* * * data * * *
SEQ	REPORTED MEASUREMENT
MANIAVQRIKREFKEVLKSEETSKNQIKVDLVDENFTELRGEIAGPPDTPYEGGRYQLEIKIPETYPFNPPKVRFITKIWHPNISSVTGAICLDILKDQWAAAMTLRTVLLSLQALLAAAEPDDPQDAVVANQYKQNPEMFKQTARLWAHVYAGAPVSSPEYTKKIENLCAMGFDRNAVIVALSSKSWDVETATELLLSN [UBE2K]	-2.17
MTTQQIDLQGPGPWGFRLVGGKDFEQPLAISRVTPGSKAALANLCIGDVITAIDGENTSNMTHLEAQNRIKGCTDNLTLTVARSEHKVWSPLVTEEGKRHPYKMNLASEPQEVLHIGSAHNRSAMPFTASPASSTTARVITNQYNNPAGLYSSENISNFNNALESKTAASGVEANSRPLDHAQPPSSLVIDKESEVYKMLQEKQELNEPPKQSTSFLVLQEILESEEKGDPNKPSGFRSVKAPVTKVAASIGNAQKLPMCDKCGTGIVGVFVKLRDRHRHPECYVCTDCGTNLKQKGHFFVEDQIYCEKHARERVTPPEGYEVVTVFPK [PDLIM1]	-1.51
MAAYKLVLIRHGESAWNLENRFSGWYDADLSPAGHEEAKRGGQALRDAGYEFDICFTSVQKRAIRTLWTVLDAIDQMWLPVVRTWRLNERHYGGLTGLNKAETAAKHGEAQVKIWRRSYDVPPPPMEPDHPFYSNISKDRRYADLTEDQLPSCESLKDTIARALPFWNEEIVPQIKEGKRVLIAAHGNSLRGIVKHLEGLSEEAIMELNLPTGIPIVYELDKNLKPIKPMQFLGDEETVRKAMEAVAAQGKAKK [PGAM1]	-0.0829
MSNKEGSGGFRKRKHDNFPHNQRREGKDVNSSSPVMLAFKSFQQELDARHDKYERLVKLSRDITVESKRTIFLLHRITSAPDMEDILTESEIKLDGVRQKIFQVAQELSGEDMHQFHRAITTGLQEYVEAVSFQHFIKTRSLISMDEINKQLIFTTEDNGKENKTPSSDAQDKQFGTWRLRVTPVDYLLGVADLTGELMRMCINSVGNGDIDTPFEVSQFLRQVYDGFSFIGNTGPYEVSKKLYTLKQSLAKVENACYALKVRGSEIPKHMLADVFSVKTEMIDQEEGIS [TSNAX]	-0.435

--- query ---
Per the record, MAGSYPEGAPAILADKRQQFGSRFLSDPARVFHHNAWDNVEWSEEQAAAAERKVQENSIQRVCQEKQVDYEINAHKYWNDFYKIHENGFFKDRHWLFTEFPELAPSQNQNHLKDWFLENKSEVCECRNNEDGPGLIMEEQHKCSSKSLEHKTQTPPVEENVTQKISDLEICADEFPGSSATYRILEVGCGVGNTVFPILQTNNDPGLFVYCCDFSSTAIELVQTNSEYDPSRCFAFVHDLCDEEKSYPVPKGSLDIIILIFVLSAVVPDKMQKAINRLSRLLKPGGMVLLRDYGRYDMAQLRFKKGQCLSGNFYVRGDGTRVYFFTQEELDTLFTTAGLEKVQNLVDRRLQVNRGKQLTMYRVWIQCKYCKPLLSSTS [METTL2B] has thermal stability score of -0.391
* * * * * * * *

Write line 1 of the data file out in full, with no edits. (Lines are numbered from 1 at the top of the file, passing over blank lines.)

SEQ	REPORTED MEASUREMENT